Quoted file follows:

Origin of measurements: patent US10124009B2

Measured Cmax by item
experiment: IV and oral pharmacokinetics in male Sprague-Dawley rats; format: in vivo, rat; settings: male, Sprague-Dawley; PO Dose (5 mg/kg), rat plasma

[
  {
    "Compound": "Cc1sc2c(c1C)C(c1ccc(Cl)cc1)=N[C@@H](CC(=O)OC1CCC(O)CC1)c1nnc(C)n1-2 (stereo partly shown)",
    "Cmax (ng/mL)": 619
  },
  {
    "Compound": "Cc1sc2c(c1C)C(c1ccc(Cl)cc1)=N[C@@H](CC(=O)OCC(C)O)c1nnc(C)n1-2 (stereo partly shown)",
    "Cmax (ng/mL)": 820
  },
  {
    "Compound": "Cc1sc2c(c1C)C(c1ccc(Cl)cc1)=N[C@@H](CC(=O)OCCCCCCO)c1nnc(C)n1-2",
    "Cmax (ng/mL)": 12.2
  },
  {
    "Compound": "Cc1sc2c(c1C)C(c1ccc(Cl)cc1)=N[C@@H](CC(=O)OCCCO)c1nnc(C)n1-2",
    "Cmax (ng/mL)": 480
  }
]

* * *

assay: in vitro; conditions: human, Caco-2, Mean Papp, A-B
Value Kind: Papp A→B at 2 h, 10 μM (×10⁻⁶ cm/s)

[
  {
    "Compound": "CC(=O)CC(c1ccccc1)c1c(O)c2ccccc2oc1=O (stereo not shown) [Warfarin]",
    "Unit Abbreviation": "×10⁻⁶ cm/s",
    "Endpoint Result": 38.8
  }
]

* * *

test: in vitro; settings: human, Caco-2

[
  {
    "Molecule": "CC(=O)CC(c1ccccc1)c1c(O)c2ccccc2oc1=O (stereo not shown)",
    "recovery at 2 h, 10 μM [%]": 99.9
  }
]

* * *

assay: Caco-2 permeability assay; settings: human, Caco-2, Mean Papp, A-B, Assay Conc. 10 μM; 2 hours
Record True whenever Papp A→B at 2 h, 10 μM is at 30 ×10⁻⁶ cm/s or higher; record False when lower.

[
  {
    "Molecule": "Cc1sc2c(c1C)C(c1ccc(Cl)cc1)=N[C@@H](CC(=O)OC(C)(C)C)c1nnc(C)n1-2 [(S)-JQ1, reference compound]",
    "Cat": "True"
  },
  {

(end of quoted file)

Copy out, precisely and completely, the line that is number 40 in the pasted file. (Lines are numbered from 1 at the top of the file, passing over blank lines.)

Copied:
* * *